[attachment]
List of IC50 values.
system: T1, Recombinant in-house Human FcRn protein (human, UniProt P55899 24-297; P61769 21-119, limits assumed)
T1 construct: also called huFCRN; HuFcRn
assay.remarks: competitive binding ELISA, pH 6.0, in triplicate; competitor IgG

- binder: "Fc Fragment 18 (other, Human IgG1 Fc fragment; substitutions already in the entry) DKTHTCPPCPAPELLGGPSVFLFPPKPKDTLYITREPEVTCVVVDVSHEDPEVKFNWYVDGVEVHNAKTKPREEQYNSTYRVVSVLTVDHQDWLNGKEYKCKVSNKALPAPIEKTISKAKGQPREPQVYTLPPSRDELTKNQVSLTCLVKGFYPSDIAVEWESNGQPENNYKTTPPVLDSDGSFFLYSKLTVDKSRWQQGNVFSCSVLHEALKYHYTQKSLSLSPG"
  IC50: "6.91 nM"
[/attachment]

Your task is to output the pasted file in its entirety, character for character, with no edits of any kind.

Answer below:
List of IC50 values.
system: T1, Recombinant in-house Human FcRn protein (human, UniProt P55899 24-297; P61769 21-119, limits assumed)
T1 construct: also called huFCRN; HuFcRn
assay.remarks: competitive binding ELISA, pH 6.0, in triplicate; competitor IgG

- binder: "Fc Fragment 18 (other, Human IgG1 Fc fragment; substitutions already in the entry) DKTHTCPPCPAPELLGGPSVFLFPPKPKDTLYITREPEVTCVVVDVSHEDPEVKFNWYVDGVEVHNAKTKPREEQYNSTYRVVSVLTVDHQDWLNGKEYKCKVSNKALPAPIEKTISKAKGQPREPQVYTLPPSRDELTKNQVSLTCLVKGFYPSDIAVEWESNGQPENNYKTTPPVLDSDGSFFLYSKLTVDKSRWQQGNVFSCSVLHEALKYHYTQKSLSLSPG"
  IC50: "6.91 nM"